New Book Discusses How Higher Education Helped Cause and Can Fix Our Current Crises

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US colleges and universities have widened social divisions and exacerbated inequality, says book from Georgetown CEW authors

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We’ve created a deeply entrenched upper caste. We need a reform agenda that will expand opportunity and increase social mobility.

The COVID-19 pandemic has thrown US higher education into disarray, left the survival of some colleges in doubt, and brought to the surface the dangers of our nation’s growing inequality and political polarization. A new book from authors at the Georgetown University Center on Education and the Workforce (CEW) explores how higher education got into this vulnerable position in the first place. "The Merit Myth: How Our Colleges Favor the Rich and Divide America" concludes that America’s colleges and universities perpetuate class and race hierarchies and sink the lower classes. Authored by CEW director Anthony P. Carnevale, CEW research director Jeff Strohl, and veteran education writer Peter Schmidt, the book offers a framework for system-wide change.

"The Merit Myth" cites that 60 to 70% of the growth in earnings gaps since the 1980s is tied to differences in access to and completion of college programs with real value in the labor market. The education gap between Whites, Blacks, and Latinos means that Whites are most likely to benefit from the college earnings premium—only 19% of Blacks and Latinos with high SAT scores go to selective institutions, compared to 31% of Whites with similar scores.

“Merit-based admissions are really only a smokescreen for the intergenerational reproduction of class and race privilege,” Carnevale said. “We’ve created a deeply entrenched upper caste. We need a reform agenda that will expand opportunity and increase social mobility.”

Some key themes of the book include:

  • The philosophical underpinnings of the higher education system we aspired to create, which in turn formed two separate systems demarcated by race and class
  • The inequalities in college preparation and access, which are rooted in racial and economic segregation in housing and schools
  • An indictment of selective colleges for favoring the wealthy in their pursuit of money and prestige
  • An examination of how the government subsidizes elite higher education as a luxury good for the affluent while denying non-selective colleges and their students the resources needed to ensure students graduate
  • An overview of legal battles over education access that shows why relying on the judicial system to bring equality is a mistake

The authors assert the need to increase the share of citizens who attain the education necessary for good jobs, upward social mobility, financial security, and full and informed political participation. One approach the authors propose is to levy government pressure to compel selective colleges to devote a larger share of their admissions slots and financial-aid dollars to low-income students.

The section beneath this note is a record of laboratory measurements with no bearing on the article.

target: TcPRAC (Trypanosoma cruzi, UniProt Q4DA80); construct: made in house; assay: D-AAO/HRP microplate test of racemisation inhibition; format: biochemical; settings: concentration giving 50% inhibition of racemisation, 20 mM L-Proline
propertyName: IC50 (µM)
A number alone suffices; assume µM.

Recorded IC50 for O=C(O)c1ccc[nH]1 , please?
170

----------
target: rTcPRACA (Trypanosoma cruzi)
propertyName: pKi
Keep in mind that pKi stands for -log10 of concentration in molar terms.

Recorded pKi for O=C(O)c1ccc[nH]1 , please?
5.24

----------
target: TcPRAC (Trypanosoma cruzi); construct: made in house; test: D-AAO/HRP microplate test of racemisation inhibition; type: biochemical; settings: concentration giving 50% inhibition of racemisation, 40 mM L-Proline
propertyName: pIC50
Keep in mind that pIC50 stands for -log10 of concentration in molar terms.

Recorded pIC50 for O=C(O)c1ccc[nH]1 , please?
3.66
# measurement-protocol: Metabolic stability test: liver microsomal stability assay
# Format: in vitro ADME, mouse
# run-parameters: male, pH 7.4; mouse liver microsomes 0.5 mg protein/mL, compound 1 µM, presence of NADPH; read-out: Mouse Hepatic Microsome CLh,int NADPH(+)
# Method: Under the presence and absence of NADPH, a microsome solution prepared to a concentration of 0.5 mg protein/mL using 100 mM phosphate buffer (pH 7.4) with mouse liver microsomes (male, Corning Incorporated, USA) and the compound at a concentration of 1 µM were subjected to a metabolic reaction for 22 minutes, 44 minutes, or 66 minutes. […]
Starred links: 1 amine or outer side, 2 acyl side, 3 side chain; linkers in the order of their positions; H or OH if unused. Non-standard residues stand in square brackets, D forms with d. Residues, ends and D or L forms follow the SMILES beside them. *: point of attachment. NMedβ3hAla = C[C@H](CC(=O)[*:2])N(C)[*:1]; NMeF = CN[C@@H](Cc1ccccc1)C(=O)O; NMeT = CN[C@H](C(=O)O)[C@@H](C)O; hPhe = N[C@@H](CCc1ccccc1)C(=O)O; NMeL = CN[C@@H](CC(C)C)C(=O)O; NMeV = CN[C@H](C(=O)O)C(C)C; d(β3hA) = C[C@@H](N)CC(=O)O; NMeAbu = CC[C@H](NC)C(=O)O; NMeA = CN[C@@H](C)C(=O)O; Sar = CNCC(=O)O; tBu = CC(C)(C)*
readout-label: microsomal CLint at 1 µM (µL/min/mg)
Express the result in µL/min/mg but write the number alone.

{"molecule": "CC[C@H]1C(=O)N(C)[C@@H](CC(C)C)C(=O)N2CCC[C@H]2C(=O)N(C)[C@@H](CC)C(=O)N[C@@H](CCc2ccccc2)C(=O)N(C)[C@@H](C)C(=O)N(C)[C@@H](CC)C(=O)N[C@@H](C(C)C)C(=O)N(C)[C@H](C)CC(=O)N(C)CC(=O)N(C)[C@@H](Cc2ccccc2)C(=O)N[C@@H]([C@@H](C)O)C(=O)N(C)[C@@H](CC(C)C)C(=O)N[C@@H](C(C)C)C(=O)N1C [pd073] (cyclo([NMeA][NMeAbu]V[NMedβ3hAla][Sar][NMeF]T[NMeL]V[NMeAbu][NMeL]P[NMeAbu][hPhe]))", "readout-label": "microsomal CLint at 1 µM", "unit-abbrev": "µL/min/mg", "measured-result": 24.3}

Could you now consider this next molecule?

“It seems unlikely that most selective or somewhat selective American colleges will reform themselves without being guided, coaxed, and prodded,” Strohl said. “The problem is that, by buying into a mad scramble for money and prestige, they have become obstacles to their own progress.”

Some of the book’s policy recommendations include:

  • End the overreliance on the SAT and ACT, since GPA has been shown to be a better predictor of academic success
  • Halt legacy admissions, as they do no more than perpetuate the prestige problem
  • Require every college to have at least 20% low-income students (Pell Grant recipients)
  • Strike a balance between class-based and race-based affirmative action
  • Evaluate colleges based on their outputs—students’ income, ability to find a good job, and increase in social mobility—rather than their selectivity and the academic profile of their incoming class
  • Treat high school, college, and careers as one system
  • Improve career counseling, and elevate the role of these counselors in colleges

“Educational equity is our best hope for finding a new route forward as a country—one that will secure the health of our economy and democracy while ensuring dignity, opportunity, and political participation for our nation’s people,” Schmidt said.

Our higher education system neither provides the equal educational access championed by common-schools advocate Horace Mann nor maintains the sort of meritocracy that Thomas Jefferson envisioned. If the current dynamic persists, the fractures by race and class in the US will worsen.

For more on "The Merit Myth," including ordering options, visit cew.georgetown.edu/MeritMyth. Proceeds from sales of "The Merit Myth" will help fund CEW’s efforts to promote educational reform.

The Georgetown University Center on Education and the Workforce (CEW) is an independent, nonprofit research and policy institute that studies the link between individual goals, education and training curricula, and career pathways. CEW is affiliated with the Georgetown University McCourt School of Public Policy. For more information, visit cew.georgetown.edu. Follow CEW on Twitter @GeorgetownCEW, Facebook, YouTube, LinkedIn, and Medium.

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Hilary Strahota
@GeorgetownCEW
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